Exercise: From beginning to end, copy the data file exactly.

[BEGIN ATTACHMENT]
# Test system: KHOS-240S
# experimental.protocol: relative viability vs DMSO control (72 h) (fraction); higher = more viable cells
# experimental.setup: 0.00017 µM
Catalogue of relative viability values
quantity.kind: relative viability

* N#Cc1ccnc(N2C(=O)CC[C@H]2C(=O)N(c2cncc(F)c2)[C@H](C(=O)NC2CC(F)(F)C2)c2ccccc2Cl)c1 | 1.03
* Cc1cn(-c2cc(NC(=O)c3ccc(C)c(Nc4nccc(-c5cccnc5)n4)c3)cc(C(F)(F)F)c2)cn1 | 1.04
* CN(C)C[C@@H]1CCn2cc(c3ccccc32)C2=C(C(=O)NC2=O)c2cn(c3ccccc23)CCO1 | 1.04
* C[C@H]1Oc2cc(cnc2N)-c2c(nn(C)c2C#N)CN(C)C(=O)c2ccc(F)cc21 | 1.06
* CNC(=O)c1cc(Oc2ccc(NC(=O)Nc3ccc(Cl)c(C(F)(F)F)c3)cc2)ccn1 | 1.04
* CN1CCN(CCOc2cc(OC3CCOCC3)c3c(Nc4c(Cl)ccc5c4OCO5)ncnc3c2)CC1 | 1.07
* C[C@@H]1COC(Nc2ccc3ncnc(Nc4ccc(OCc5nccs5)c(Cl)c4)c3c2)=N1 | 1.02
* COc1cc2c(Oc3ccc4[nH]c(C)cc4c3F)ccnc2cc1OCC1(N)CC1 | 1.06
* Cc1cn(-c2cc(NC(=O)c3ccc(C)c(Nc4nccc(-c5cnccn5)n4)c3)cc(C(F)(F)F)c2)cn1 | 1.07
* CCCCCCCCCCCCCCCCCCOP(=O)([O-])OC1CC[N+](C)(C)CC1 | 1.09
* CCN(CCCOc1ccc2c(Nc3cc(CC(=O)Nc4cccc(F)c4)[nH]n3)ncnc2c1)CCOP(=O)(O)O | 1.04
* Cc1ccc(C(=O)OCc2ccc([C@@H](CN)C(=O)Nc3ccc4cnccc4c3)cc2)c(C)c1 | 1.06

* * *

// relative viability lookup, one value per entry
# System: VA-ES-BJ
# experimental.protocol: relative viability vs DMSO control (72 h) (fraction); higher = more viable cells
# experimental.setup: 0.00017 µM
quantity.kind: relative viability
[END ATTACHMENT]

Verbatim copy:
# Test system: KHOS-240S
# experimental.protocol: relative viability vs DMSO control (72 h) (fraction); higher = more viable cells
# experimental.setup: 0.00017 µM
Catalogue of relative viability values
quantity.kind: relative viability

* N#Cc1ccnc(N2C(=O)CC[C@H]2C(=O)N(c2cncc(F)c2)[C@H](C(=O)NC2CC(F)(F)C2)c2ccccc2Cl)c1 | 1.03
* Cc1cn(-c2cc(NC(=O)c3ccc(C)c(Nc4nccc(-c5cccnc5)n4)c3)cc(C(F)(F)F)c2)cn1 | 1.04
* CN(C)C[C@@H]1CCn2cc(c3ccccc32)C2=C(C(=O)NC2=O)c2cn(c3ccccc23)CCO1 | 1.04
* C[C@H]1Oc2cc(cnc2N)-c2c(nn(C)c2C#N)CN(C)C(=O)c2ccc(F)cc21 | 1.06
* CNC(=O)c1cc(Oc2ccc(NC(=O)Nc3ccc(Cl)c(C(F)(F)F)c3)cc2)ccn1 | 1.04
* CN1CCN(CCOc2cc(OC3CCOCC3)c3c(Nc4c(Cl)ccc5c4OCO5)ncnc3c2)CC1 | 1.07
* C[C@@H]1COC(Nc2ccc3ncnc(Nc4ccc(OCc5nccs5)c(Cl)c4)c3c2)=N1 | 1.02
* COc1cc2c(Oc3ccc4[nH]c(C)cc4c3F)ccnc2cc1OCC1(N)CC1 | 1.06
* Cc1cn(-c2cc(NC(=O)c3ccc(C)c(Nc4nccc(-c5cnccn5)n4)c3)cc(C(F)(F)F)c2)cn1 | 1.07
* CCCCCCCCCCCCCCCCCCOP(=O)([O-])OC1CC[N+](C)(C)CC1 | 1.09
* CCN(CCCOc1ccc2c(Nc3cc(CC(=O)Nc4cccc(F)c4)[nH]n3)ncnc2c1)CCOP(=O)(O)O | 1.04
* Cc1ccc(C(=O)OCc2ccc([C@@H](CN)C(=O)Nc3ccc4cnccc4c3)cc2)c(C)c1 | 1.06

* * *

// relative viability lookup, one value per entry
# System: VA-ES-BJ
# experimental.protocol: relative viability vs DMSO control (72 h) (fraction); higher = more viable cells
# experimental.setup: 0.00017 µM
quantity.kind: relative viability